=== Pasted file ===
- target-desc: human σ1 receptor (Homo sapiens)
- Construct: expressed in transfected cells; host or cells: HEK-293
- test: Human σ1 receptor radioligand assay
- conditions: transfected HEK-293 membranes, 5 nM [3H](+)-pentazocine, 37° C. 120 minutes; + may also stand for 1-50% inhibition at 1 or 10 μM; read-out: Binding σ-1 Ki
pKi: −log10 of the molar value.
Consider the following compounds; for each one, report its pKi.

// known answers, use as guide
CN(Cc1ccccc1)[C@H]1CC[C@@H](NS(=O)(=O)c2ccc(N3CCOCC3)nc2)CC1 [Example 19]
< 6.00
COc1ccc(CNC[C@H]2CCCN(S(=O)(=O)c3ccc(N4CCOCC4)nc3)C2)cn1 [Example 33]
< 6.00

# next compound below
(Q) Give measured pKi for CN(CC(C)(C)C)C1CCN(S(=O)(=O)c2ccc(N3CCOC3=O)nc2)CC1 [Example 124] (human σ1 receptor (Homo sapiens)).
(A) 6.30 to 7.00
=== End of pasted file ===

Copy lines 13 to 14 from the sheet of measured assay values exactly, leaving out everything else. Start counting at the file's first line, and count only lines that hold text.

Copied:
(Q) Give measured pKi for CN(CC(C)(C)C)C1CCN(S(=O)(=O)c2ccc(N3CCOC3=O)nc2)CC1 [Example 124] (human σ1 receptor (Homo sapiens)).
(A) 6.30 to 7.00